In the late 1950s, Smith’s involvement with hard edge paintings took a turn as his works became more idiosyncratic, humorous, and sometimes even romantic. In his Atapachi (1957), two shapes face each other from the edges of the canvas. The forms, unevenly shaped and sized, can be read metaphorically as two very different personalities engaged in a lively conversation.

In the second half of the 1960s, Smith’s work would explode with energy. His Constellations, which involve groupings of geometrically shaped canvases set in unpredictable arrangements, are dynamic and often funny. Critic Roberta Smith referred to them as “modular paintings that seemed barely to contain the bold forms painted on them.” An early draft of a press release for a 1969 exhibition states that the Constellations, “like the celestial configurations, … are groupings of individual, autonomous units clustered in brilliant patterns of varying size and shape.… [They] have no top or bottom. They may be hung upside down, sideways, diagonally or any other way, which makes them a continually changing element in a set environment.” These inventive and highly sophisticated works came from someone who, growing up, had exposure to neither traditional European type painting nor vanguard modern art, but he did copy comics from the newspapers. There is a comic-book quality to many of these works that derives from the often precarious ways in which one canvas rests on another.

Following the Constellations’ explosion of energy, Smith’s work becomes calmer in the later 1970s. Paintings are now composed of single canvases and a more traditional kind of geometry returns, but with new implications. In the tondo Untitled (No. 7609) (1976), for example, a large triangular black shape with the curve of the canvas as its bottom touches a smaller version of itself at a single point, leaving two white shapes that blend with the white wall on which the painting hangs. In theory, those white shapes could go on forever, but at the same time as they spread outward, they draw the environment in, making the wall part of the work. In Smith’s later paintings it becomes evident that, like the expanses of the Oklahoma prairie, the bright colors of the Native crafts that surrounded him in childhood never left him: “I grew up in the Southwest where the colors in nature were pure and rampant and where my Indian neighbors and relatives used color to vibrate and shock,” he said.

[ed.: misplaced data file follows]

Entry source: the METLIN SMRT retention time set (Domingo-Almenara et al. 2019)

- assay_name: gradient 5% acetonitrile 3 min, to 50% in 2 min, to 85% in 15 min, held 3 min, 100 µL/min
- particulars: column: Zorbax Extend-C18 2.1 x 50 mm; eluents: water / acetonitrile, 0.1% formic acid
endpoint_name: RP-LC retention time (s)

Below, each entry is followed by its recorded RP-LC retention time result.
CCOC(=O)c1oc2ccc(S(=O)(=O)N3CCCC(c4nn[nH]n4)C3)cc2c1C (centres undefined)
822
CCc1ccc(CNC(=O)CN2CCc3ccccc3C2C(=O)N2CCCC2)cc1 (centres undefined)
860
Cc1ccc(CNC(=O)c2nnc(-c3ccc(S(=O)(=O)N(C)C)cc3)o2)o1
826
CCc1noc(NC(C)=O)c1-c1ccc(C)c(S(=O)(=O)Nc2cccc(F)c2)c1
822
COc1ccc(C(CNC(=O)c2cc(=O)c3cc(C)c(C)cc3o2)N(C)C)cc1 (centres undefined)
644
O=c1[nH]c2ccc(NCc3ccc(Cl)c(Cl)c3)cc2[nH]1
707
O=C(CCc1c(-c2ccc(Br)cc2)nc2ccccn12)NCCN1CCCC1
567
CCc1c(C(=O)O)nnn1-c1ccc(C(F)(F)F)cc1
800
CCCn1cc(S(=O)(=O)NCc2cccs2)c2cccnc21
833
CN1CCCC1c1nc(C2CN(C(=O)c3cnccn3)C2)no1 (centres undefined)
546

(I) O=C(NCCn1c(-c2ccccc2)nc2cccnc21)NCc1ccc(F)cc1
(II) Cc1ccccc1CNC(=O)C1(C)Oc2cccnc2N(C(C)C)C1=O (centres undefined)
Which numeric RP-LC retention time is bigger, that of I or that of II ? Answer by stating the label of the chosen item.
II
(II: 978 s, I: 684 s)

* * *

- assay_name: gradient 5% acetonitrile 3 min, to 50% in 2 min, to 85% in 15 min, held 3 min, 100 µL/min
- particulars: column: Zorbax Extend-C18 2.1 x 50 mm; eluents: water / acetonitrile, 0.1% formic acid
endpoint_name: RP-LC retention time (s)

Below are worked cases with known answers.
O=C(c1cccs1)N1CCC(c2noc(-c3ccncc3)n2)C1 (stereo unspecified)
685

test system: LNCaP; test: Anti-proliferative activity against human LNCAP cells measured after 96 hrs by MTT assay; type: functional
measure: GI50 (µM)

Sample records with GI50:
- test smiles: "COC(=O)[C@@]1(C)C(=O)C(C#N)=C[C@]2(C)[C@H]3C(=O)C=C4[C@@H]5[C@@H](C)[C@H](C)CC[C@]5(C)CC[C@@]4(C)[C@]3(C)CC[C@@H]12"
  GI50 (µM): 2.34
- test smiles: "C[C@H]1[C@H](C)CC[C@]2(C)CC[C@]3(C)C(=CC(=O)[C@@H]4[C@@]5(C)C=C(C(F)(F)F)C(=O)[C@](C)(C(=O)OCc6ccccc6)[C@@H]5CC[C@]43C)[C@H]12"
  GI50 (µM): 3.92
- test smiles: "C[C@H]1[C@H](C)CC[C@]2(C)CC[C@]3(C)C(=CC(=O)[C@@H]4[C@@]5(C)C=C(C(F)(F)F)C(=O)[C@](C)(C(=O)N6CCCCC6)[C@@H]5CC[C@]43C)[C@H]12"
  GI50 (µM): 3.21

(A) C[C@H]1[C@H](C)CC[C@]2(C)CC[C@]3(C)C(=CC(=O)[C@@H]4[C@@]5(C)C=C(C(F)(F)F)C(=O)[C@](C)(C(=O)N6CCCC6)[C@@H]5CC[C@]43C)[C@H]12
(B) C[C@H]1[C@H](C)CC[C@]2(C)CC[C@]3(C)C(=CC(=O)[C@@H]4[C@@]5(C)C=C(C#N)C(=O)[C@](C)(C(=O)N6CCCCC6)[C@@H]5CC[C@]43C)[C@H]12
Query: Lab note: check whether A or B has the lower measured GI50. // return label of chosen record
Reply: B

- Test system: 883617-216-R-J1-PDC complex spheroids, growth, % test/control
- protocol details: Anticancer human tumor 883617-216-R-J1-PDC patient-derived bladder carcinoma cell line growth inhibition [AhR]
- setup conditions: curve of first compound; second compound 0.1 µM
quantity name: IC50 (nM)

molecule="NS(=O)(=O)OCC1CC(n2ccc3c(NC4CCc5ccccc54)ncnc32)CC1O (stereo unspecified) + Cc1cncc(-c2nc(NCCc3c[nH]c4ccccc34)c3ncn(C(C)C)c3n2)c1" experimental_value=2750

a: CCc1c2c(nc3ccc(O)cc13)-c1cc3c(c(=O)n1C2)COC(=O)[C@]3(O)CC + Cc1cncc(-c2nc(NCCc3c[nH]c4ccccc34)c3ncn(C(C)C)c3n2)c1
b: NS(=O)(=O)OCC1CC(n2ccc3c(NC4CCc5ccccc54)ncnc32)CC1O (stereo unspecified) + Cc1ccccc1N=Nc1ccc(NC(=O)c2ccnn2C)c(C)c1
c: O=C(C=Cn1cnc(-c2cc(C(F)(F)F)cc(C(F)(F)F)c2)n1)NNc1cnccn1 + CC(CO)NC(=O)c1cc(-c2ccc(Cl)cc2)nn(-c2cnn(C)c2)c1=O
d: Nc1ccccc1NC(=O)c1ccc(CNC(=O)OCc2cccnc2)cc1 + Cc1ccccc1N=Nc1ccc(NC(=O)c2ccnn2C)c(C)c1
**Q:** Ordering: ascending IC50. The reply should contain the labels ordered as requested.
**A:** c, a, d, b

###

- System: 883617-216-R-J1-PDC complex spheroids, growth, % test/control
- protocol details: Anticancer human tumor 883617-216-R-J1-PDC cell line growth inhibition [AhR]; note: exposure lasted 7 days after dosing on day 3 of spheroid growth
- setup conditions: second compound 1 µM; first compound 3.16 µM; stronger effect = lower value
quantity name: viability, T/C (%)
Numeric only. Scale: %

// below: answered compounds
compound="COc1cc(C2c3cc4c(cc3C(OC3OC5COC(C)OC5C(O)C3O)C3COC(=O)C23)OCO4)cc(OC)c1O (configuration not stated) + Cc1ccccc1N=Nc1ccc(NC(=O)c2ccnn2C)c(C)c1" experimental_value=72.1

Whatever the hurdles for Smith, or the demons that lived within him, his art tends toward optimism, from the baseball, tennis- and soccer-ball tondos of the 1950s, to the often comical and dynamic Constellations of the 1960s and the luscious beauty of the prairie-like abstractions of the late 1970s and 1980s. In the 1990s, as Smith approached his ninetieth birthday, he radically simplified his art. His abiding interest in the relationship between a line and the forms it defines took center stage as he began working through old motifs exclusively in line. Contrasting colors were no longer necessary. Acrobatic (1996), made the year that Smith died, reimagines Stonewall (1956), expressed exclusively with lines. The two forms emerging from the edges of the canvas are dematerialized — ghosts of their earlier selves — as they meet in a kiss.

The exhibition will be accompanied by a fully-illustrated catalogue edited by art historian, curator and writer Lynn Zelevansky. It features new scholarship by Zelevanksy; Elizabeth Buhe, a twentieth- and twenty-first-century art scholar; and a reproduction of a 1968 essay by the legendary critic Lawrence Alloway. Representing three generations, these diverse perspectives provide a rich and complex discussion on the artist’s legacy, and unprecedented insight to his career.

Leon Polk Smith’s work has been the subject of two solo institutional exhibitions this year. Leon Polk Smith: Hiding in Plain Sight was on view at the Heard Museum in Phoenix, Arizona, from February 5 to July 3, 2021. The world’s preeminent museum for the presentation, interpretation and advancement of American Indian art, The Heard’s exhibition took as its starting point Smith’s upbringing in Chickasaw Nation and Choctaw Nation Territory, pairing outstanding examples of late nineteenth and early twentieth century works of Indigenous art from Oklahoma Territory, including beadwork, hide painting, and ribbon applique, with more than forty of Smith’s paintings. Big Form, Big Space, curated by Nigel Prince and on view at the Contemporary Art Gallery (CAG) in Vancouver from May 14 to August 22, 2021, focused on paintings and works on paper in Smith’s oeuvre from the 1950s, tracing the influence of his Indigenous background but also investigating his departure from the European modernists and his own experiences living in New York.

Leon Polk Smith: Prairie Moon, Exhibition view. 504 West 24th Street, New York. 9 September – 16 October, 2021. © Leon Polk Smith Foundation. Courtesy Lisson Gallery